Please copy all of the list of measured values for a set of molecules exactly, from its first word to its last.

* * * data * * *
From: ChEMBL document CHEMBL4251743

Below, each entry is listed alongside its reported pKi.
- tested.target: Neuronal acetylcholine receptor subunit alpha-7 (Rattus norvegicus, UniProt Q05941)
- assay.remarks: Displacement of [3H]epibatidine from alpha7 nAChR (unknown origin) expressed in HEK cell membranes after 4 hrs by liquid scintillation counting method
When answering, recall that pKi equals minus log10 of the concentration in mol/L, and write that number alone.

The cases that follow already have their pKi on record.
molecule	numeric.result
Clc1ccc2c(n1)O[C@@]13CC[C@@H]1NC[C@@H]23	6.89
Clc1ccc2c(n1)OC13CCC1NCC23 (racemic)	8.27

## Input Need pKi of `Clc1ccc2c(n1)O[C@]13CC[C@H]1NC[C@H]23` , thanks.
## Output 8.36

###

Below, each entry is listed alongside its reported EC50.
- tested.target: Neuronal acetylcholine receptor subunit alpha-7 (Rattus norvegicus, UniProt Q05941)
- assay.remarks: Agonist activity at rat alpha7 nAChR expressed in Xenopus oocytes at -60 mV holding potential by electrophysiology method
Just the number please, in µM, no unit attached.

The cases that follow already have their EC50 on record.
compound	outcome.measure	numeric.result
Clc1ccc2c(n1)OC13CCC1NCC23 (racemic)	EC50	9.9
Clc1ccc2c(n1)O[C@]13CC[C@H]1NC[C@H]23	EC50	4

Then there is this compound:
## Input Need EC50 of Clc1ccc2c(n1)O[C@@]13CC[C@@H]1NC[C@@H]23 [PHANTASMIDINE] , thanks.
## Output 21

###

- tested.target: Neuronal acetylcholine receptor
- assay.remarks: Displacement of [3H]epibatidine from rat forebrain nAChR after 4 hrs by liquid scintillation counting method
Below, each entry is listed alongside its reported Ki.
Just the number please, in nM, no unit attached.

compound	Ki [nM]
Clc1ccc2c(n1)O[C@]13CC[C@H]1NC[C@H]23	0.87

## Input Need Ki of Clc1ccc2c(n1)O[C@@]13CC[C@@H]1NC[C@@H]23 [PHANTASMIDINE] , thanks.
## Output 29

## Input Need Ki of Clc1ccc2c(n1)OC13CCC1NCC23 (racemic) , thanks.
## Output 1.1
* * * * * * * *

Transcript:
From: ChEMBL document CHEMBL4251743

Below, each entry is listed alongside its reported pKi.
- tested.target: Neuronal acetylcholine receptor subunit alpha-7 (Rattus norvegicus, UniProt Q05941)
- assay.remarks: Displacement of [3H]epibatidine from alpha7 nAChR (unknown origin) expressed in HEK cell membranes after 4 hrs by liquid scintillation counting method
When answering, recall that pKi equals minus log10 of the concentration in mol/L, and write that number alone.

The cases that follow already have their pKi on record.
molecule	numeric.result
Clc1ccc2c(n1)O[C@@]13CC[C@@H]1NC[C@@H]23	6.89
Clc1ccc2c(n1)OC13CCC1NCC23 (racemic)	8.27

## Input Need pKi of `Clc1ccc2c(n1)O[C@]13CC[C@H]1NC[C@H]23` , thanks.
## Output 8.36

###

Below, each entry is listed alongside its reported EC50.
- tested.target: Neuronal acetylcholine receptor subunit alpha-7 (Rattus norvegicus, UniProt Q05941)
- assay.remarks: Agonist activity at rat alpha7 nAChR expressed in Xenopus oocytes at -60 mV holding potential by electrophysiology method
Just the number please, in µM, no unit attached.

The cases that follow already have their EC50 on record.
compound	outcome.measure	numeric.result
Clc1ccc2c(n1)OC13CCC1NCC23 (racemic)	EC50	9.9
Clc1ccc2c(n1)O[C@]13CC[C@H]1NC[C@H]23	EC50	4

Then there is this compound:
## Input Need EC50 of Clc1ccc2c(n1)O[C@@]13CC[C@@H]1NC[C@@H]23 [PHANTASMIDINE] , thanks.
## Output 21

###

- tested.target: Neuronal acetylcholine receptor
- assay.remarks: Displacement of [3H]epibatidine from rat forebrain nAChR after 4 hrs by liquid scintillation counting method
Below, each entry is listed alongside its reported Ki.
Just the number please, in nM, no unit attached.

compound	Ki [nM]
Clc1ccc2c(n1)O[C@]13CC[C@H]1NC[C@H]23	0.87

## Input Need Ki of Clc1ccc2c(n1)O[C@@]13CC[C@@H]1NC[C@@H]23 [PHANTASMIDINE] , thanks.
## Output 29

## Input Need Ki of Clc1ccc2c(n1)OC13CCC1NCC23 (racemic) , thanks.
## Output 1.1